by Rachel Brasell
The first time I had sex was on the red-carpeted floor under a pastel-patterned synthetic-fluff comforter in my best friend’s bedroom. She and her boyfriend were in her bed above us. My boyfriend was a short sixteen-year-old boy with a lazy eye and an obnoxious laugh. I was so excited to be finally doing the deed that I had a vaginal orgasm quickly. First time out of the gate—orgasm. I thought, “No wonder people love this so much.” I was fifteen.
After that it was a good long while before I had another strictly vaginal orgasm, but not for lack of trying. My boyfriend didn’t really seem to care whether I came or not. It was all the same to him. We had sex in cars parked at public parks a lot—he had a white Volkswagen bug and it was a good thing we were both short because we barely fit in the back seat.
Once, we borrowed his best friend’s old yellow sedan with white leather interior and screwed while parked. The seats made that squishy vinyl sound under our naked asses, and a police officer rapped at the steamed-up windows with his Maglite. I was super freaked out that we would get in trouble, but I think the cop was probably laughing at us.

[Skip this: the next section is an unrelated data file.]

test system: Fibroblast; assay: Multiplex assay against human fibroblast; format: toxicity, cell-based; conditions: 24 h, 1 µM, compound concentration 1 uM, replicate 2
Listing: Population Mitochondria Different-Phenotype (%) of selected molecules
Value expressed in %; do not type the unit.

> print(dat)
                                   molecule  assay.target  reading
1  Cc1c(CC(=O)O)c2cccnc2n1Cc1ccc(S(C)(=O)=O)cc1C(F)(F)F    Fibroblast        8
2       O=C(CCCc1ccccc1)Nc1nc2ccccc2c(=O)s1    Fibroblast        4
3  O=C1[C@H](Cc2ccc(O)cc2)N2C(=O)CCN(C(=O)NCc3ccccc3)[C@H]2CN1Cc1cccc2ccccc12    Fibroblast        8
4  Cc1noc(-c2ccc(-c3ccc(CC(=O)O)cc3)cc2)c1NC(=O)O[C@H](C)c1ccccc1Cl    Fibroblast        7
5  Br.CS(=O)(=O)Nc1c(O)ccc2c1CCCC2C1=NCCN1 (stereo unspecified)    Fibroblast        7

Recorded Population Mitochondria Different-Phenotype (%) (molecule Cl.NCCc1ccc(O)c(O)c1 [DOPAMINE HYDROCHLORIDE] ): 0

Sex wasn’t much fun for me after that initial time, mostly because my young boyfriend could care less whether I was enjoying myself, but I really liked making him come—even though it was hardly challenging, being a sixteen-year-old boy and all. Once, I stopped mid-handjob and told him I was didn’t really want to jerk him off anymore. He said, “You could at least give me a blowjob. I’m gonna get blue balls.”
My eyes couldn’t roll back far enough into the back of my head. I felt like I was in a permanent state of blue balls because he never reciprocated. It was the first time I decided I wasn’t really into just doing shit for him with nothing in return. We broke up soon after.
"My boyfriend didn’t really seem to care whether I came or not. It was all the same to him."